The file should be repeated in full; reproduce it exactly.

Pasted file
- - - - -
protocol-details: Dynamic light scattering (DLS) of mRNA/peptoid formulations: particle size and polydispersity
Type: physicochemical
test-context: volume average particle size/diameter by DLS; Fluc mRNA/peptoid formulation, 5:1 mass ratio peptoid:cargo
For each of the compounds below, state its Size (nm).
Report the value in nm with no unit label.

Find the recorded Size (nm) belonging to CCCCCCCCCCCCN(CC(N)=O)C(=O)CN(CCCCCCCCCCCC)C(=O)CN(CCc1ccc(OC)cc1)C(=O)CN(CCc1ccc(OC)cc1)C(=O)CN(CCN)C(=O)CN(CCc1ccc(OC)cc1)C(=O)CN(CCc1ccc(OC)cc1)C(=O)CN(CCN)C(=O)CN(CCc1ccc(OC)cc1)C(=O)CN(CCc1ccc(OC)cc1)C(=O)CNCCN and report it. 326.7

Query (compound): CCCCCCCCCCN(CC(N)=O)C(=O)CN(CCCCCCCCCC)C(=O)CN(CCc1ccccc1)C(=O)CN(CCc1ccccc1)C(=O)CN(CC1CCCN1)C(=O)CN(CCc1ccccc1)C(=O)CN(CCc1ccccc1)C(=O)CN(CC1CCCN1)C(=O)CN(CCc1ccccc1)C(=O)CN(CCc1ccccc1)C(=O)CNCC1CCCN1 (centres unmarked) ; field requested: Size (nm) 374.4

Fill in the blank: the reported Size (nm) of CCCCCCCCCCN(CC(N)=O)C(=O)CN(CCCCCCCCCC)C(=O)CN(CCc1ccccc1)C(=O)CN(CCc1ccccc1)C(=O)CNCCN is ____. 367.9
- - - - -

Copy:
protocol-details: Dynamic light scattering (DLS) of mRNA/peptoid formulations: particle size and polydispersity
Type: physicochemical
test-context: volume average particle size/diameter by DLS; Fluc mRNA/peptoid formulation, 5:1 mass ratio peptoid:cargo
For each of the compounds below, state its Size (nm).
Report the value in nm with no unit label.

Find the recorded Size (nm) belonging to CCCCCCCCCCCCN(CC(N)=O)C(=O)CN(CCCCCCCCCCCC)C(=O)CN(CCc1ccc(OC)cc1)C(=O)CN(CCc1ccc(OC)cc1)C(=O)CN(CCN)C(=O)CN(CCc1ccc(OC)cc1)C(=O)CN(CCc1ccc(OC)cc1)C(=O)CN(CCN)C(=O)CN(CCc1ccc(OC)cc1)C(=O)CN(CCc1ccc(OC)cc1)C(=O)CNCCN and report it. 326.7

Query (compound): CCCCCCCCCCN(CC(N)=O)C(=O)CN(CCCCCCCCCC)C(=O)CN(CCc1ccccc1)C(=O)CN(CCc1ccccc1)C(=O)CN(CC1CCCN1)C(=O)CN(CCc1ccccc1)C(=O)CN(CCc1ccccc1)C(=O)CN(CC1CCCN1)C(=O)CN(CCc1ccccc1)C(=O)CN(CCc1ccccc1)C(=O)CNCC1CCCN1 (centres unmarked) ; field requested: Size (nm) 374.4

Fill in the blank: the reported Size (nm) of CCCCCCCCCCN(CC(N)=O)C(=O)CN(CCCCCCCCCC)C(=O)CN(CCc1ccccc1)C(=O)CN(CCc1ccccc1)C(=O)CNCCN is ____. 367.9